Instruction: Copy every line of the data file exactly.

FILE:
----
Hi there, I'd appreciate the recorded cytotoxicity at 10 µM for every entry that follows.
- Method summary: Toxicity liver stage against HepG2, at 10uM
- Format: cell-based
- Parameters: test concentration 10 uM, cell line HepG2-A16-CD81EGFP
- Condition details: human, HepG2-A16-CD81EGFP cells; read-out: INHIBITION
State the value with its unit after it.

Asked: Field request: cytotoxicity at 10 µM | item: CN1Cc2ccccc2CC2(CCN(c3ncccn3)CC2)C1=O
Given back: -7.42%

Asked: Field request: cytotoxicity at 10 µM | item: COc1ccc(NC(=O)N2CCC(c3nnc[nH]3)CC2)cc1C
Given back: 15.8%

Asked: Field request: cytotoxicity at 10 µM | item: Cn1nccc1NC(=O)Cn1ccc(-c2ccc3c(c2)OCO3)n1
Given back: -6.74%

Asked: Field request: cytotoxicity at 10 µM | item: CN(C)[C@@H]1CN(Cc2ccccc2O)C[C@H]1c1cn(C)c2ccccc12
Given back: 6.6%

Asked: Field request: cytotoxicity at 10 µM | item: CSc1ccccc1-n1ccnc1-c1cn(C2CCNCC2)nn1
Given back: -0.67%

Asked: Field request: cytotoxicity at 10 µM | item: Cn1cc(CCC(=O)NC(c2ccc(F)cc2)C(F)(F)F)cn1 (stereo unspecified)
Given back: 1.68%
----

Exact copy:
Hi there, I'd appreciate the recorded cytotoxicity at 10 µM for every entry that follows.
- Method summary: Toxicity liver stage against HepG2, at 10uM
- Format: cell-based
- Parameters: test concentration 10 uM, cell line HepG2-A16-CD81EGFP
- Condition details: human, HepG2-A16-CD81EGFP cells; read-out: INHIBITION
State the value with its unit after it.

Asked: Field request: cytotoxicity at 10 µM | item: CN1Cc2ccccc2CC2(CCN(c3ncccn3)CC2)C1=O
Given back: -7.42%

Asked: Field request: cytotoxicity at 10 µM | item: COc1ccc(NC(=O)N2CCC(c3nnc[nH]3)CC2)cc1C
Given back: 15.8%

Asked: Field request: cytotoxicity at 10 µM | item: Cn1nccc1NC(=O)Cn1ccc(-c2ccc3c(c2)OCO3)n1
Given back: -6.74%

Asked: Field request: cytotoxicity at 10 µM | item: CN(C)[C@@H]1CN(Cc2ccccc2O)C[C@H]1c1cn(C)c2ccccc12
Given back: 6.6%

Asked: Field request: cytotoxicity at 10 µM | item: CSc1ccccc1-n1ccnc1-c1cn(C2CCNCC2)nn1
Given back: -0.67%

Asked: Field request: cytotoxicity at 10 µM | item: Cn1cc(CCC(=O)NC(c2ccc(F)cc2)C(F)(F)F)cn1 (stereo unspecified)
Given back: 1.68%